A musical autobiography . . .
I joined the Boston Symphony Orchestra as second flutist in 1978, and played my final concert as a member of the Orchestra on August 27, 2006. During that time I spent five years as acting assistant principal flute of the BSO, and first flute of the Boston Pops Orchestra. But I have always been interested in all kinds of classical music. Before joining the BSO I was a member of the New England Woodwind Quintet; I have performed on Baroque flute with Boston’s leading early-music ensembles, and for thirteen years was a member of the contemporary-music ensemble Boston Musica Viva. I've been a member of the Boston Chamber Music Society since 1984. After thirty seasons, my annual recitals (in Jordan Hall since 1983) are a prominent feature
of Boston’s concert calendar. In recent years I have introduced to Boston audiences Lukas Foss' Renaissance Concerto, and the flute concertos of John Harbison and Christopher Rouse. My interest
in bringing unusual and little-known flute music to a broader public has resulted in premiere recordings of works by Copland, Foote, Gaubert, Ginastera, Koechlin, Dahl,
Harbison, Cage, Pinkham, Schulhoff, Schuller, Schoenberg, Rorem, and Reinecke.
In 1972 I graduated from the Eastman School of Music, where I was among the last students of the great American flutist Joseph Mariano. I was also strongly influenced by my colleague Doriot Anthony Dwyer, and by my friend James Galway, whom I came to know while I was living in West Berlin. As a faculty member of the New England Conservory, where I am studio teacher and chamber music coach, I aspire to follow in their footsteps. In 2001 I was the recipient of NEC’s Laurence Lesser Award for Excellence in Teaching. I was Visiting Professor of Flute at the University of Michigan
School of Music for the academic year 1997-98, and have presented masterclasses in China, Japan, Europe, and across the United States.
Boston has long been a world center of flute making. I worked for 12 years for Verne Q. Powell Flutes, Inc., and play a Powell flute that I built. Although
I gave up flute making when I joined the BSO, my interest in working with my hands later found a very different outlet: I designed a solar-tempered post-and-beam
house which I built during the summer seasons in the woods of Richmond, six miles from Tanglewood. A book by George Ehrenhaft entitled The Builder’s Secret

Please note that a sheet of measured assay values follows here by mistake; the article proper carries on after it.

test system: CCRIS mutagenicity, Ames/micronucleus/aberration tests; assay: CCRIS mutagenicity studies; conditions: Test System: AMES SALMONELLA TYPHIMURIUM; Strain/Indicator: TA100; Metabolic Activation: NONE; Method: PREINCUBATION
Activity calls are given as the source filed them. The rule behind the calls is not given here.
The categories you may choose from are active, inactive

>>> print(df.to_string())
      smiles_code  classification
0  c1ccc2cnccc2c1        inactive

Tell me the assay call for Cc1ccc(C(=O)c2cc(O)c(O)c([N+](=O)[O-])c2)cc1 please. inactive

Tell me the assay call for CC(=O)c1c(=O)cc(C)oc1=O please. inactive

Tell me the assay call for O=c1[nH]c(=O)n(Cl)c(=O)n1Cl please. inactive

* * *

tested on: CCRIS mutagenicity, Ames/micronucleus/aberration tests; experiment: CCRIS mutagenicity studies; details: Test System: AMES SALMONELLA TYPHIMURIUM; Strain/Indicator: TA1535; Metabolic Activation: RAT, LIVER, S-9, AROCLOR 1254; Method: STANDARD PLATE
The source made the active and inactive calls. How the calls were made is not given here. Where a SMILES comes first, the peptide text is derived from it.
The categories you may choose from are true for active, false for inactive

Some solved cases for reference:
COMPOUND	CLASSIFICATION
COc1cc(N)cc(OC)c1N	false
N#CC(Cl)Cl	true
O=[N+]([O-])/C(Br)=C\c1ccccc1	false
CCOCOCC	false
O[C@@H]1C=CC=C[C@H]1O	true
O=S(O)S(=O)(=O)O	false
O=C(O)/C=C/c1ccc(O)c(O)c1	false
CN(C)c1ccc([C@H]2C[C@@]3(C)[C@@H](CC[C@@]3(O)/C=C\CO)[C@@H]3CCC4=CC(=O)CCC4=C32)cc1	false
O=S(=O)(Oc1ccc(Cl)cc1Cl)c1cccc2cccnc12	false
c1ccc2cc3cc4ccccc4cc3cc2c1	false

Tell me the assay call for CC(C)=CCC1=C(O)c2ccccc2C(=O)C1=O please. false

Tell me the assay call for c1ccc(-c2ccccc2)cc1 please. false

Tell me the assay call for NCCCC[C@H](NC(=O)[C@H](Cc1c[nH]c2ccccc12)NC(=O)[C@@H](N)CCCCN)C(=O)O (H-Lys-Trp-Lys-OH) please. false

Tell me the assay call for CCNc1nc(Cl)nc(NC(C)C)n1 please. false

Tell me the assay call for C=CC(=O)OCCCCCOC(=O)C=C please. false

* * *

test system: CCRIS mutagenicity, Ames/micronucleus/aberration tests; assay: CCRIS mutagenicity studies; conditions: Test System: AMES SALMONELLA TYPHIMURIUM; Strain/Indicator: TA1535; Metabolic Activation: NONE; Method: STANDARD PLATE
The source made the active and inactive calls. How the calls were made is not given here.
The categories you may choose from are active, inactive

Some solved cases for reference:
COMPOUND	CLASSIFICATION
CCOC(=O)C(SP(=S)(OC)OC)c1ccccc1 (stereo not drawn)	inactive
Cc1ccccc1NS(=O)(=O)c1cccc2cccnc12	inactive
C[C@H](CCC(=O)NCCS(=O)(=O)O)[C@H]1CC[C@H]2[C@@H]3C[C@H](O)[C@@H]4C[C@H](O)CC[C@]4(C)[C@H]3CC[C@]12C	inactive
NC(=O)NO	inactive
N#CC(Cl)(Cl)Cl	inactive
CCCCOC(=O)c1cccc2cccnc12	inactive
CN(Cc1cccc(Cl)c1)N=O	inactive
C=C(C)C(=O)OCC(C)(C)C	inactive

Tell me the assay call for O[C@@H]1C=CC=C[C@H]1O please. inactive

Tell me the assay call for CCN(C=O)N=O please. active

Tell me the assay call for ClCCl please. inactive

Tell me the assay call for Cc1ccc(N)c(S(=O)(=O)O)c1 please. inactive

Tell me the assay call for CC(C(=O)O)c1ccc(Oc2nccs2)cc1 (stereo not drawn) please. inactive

describes the experiences of ten individuals who built their own houses. The chapter about me and my house is called Adagio in recognition of my profession, but
especially because the project, started in 1982, is not yet complete - although the house has been comfortably functional since 1988. (Owner-built houses are never finished!)
My long-time friend and colleague Leone Buyse and I founded the Greater Boston Flute Association in 1992 to promote interest in and appreciation of the flute. GBFA has since grown to a flourishing organization of 600, with an ambitious calendar of events offered free to all members. Events open to the general public include masterclasses, concerts, and GBFA's annual Flute Fair, offering performances by prominent local and visiting flutists, masterclasses and workshops on a variety of flute-related topics, and exhibitions by our corporate members - including several of Boston's world-class flutemakers.
A more recent undertaking combined my knowledge of building and my experience as recording artist. In 1995 I purchased a commercial building in the
Roslindale neighborhood of Boston, which includes, on the top floor, the former Roslindale Masonic Temple. After four years of renovation, rewiring, soundproofing work,
acoustical improvement, and the installation of silent, computer-controlled heating, air-conditioning, ventilating and humidification systems, I created a
state-of-the-art recording facility. The Lodge Room has the size and acoustics of a fine recital hall, and retains its strikingly handsome original architecture. It is
also the permanent home of a superb nine-foot American Steinway piano. Adjacent areas on the same floor serve as control room, editing room, office, kitchenette and
lounge area. The facility, dubbed The Sonic Temple in recognition of its origins as a Masonic Temple, is operated by John Weston of Futura Productions. He can be reached at 617 325-1004 or <firstname.lastname@example.org>